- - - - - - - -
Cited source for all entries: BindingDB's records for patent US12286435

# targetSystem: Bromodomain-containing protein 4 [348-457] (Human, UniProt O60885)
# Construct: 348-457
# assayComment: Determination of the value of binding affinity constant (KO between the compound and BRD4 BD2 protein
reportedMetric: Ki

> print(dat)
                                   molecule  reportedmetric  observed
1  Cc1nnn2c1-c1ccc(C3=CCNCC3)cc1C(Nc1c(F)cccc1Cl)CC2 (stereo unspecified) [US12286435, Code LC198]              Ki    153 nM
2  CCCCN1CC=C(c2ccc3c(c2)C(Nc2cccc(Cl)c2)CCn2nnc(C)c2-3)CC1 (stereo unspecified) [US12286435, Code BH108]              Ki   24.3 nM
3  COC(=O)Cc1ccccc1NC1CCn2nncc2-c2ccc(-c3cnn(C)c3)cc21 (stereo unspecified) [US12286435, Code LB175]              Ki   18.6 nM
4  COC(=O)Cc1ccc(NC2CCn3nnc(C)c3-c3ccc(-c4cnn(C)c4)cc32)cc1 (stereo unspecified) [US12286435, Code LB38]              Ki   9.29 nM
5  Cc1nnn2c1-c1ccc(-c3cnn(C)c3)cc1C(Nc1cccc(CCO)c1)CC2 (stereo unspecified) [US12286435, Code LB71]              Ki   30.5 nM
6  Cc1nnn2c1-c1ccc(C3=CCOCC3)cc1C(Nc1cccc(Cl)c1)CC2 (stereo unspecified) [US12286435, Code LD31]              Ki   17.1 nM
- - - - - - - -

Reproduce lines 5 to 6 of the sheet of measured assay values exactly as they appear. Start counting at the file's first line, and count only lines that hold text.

reportedMetric: Ki

> print(dat)